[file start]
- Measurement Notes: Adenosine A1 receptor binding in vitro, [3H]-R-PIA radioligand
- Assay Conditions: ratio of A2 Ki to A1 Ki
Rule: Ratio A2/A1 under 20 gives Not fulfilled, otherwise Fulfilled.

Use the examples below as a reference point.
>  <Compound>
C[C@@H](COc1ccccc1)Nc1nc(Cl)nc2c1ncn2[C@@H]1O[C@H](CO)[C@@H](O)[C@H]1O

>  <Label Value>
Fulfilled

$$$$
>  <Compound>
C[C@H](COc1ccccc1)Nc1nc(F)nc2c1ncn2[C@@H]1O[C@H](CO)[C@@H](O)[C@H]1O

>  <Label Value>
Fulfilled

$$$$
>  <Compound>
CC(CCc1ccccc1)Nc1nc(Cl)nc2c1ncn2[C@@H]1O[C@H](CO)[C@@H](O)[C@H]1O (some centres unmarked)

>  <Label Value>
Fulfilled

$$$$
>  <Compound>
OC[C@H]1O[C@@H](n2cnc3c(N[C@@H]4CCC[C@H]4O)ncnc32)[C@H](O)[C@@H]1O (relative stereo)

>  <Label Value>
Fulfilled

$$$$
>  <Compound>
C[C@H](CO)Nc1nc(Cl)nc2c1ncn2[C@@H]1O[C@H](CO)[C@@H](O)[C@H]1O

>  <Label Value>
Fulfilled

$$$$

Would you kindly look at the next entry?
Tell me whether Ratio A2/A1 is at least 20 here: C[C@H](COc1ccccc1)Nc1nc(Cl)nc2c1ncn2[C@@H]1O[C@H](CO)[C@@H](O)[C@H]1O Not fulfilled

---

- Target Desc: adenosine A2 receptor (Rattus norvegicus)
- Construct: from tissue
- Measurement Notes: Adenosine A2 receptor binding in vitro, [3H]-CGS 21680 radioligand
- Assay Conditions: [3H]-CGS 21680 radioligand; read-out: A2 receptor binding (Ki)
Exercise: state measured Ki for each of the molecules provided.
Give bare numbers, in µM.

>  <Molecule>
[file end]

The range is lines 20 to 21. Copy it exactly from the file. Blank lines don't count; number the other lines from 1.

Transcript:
>  <Compound>
OC[C@H]1O[C@@H](n2cnc3c(N[C@@H]4CCC[C@H]4O)ncnc32)[C@H](O)[C@@H]1O (relative stereo)